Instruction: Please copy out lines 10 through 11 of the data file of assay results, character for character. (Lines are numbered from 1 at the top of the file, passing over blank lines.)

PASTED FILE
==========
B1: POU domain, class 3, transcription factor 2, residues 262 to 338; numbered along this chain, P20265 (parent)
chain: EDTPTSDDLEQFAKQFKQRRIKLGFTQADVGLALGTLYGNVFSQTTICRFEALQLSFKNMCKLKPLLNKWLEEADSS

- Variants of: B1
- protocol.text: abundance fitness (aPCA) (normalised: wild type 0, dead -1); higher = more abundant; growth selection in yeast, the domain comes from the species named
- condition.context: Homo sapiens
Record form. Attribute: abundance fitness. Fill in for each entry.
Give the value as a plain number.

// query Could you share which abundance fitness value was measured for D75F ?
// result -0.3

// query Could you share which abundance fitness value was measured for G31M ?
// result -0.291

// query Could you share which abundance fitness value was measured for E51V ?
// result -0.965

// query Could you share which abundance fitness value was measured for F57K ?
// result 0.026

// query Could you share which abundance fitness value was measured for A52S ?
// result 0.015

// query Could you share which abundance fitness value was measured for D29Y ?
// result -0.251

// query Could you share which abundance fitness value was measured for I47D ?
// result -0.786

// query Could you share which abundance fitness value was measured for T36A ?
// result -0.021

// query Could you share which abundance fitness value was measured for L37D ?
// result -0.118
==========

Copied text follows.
// query Could you share which abundance fitness value was measured for G31M ?
// result -0.291